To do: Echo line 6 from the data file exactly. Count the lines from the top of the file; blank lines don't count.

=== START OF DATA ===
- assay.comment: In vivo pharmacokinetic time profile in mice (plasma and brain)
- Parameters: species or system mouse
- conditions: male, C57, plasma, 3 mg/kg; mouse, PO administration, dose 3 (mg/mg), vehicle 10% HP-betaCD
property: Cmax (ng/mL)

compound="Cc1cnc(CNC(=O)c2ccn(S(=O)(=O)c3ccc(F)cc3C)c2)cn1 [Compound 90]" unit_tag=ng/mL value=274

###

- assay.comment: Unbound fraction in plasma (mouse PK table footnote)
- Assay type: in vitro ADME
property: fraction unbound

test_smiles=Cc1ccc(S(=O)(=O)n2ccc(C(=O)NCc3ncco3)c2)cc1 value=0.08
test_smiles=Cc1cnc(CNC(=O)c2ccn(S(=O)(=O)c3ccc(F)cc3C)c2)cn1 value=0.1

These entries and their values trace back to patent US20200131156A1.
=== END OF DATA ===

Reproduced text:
###